Consideration of gender differences in infertility evaluation

Kevin Y. Chu, Premal Patel, Ranjith Ramasamy

Research output: Contribution to journalArticle

Abstract

PURPOSE OF REVIEW: We aim to provide a review of the literature to summarize the potential causes that lead to a disparity in infertility evaluation and the implications of male factor infertility. RECENT FINDINGS: Owing to current social constructs, women are more likely to seek medical attention and establish reproductive health evaluation at an earlier age. The male factor evaluation in infertility usually gets delayed and can contribute to a couple's inability to conceive. Furthermore, the cost of assisted reproductive technology is not inconsequential and identifying reversible causes of male infertility could lead to substantial cost-savings to the couple. Additionally, male infertility has been identified as a potential early surrogate for adverse health outcomes and an early identification could serve to counsel these patients on lifestyle modification. SUMMARY: Infertility is defined as the inability to conceive after 12 months of unprotected intercourse with 15% of couples reporting difficulties in conception. Traditionally, female factor evaluation has been the driver for the infertility workup. It is estimated that male factor is likely to play a role in 50% of infertile couples with sole contribution in 20% of cases. It is therefore crucial to ensure appropriate investigations of both partners to rule out potentially reversible causes of infertility to improve their chances of natural fecundity.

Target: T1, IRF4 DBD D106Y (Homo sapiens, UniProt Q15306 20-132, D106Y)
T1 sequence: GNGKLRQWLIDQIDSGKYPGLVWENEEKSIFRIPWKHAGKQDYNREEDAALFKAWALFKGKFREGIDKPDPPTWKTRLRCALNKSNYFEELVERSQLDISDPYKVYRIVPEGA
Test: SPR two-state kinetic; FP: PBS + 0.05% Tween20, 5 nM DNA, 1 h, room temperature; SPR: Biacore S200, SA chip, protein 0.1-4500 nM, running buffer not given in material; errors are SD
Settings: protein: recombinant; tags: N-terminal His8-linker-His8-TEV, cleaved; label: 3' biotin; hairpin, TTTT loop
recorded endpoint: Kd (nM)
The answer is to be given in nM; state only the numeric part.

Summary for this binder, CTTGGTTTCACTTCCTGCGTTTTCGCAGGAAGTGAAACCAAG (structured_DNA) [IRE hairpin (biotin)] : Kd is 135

Original languageEnglish (US)
Pages (from-to)267-271
Number of pages5
JournalCurrent opinion in urology
Volume29
Issue number3
DOIs
StatePublished - May 1 2019

Fingerprint

Infertility
Male Infertility
Assisted Reproductive Techniques
Cost Savings
Reproductive Health
Fertility
Life Style
Costs and Cost Analysis
Health

ASJC Scopus subject areas

  • Urology

Cite this

Consideration of gender differences in infertility evaluation. / Chu, Kevin Y.; Patel, Premal; Ramasamy, Ranjith.

In: Current opinion in urology, Vol. 29, No. 3, 01.05.2019, p. 267-271.

Research output: Contribution to journalArticle

Chu, Kevin Y. ; Patel, Premal ; Ramasamy, Ranjith. / Consideration of gender differences in infertility evaluation. In: Current opinion in urology. 2019 ; Vol. 29, No. 3. pp. 267-271.
@article{b6ebc5fadcff4a96ba1cb51912edd32f,
title = "Consideration of gender differences in infertility evaluation",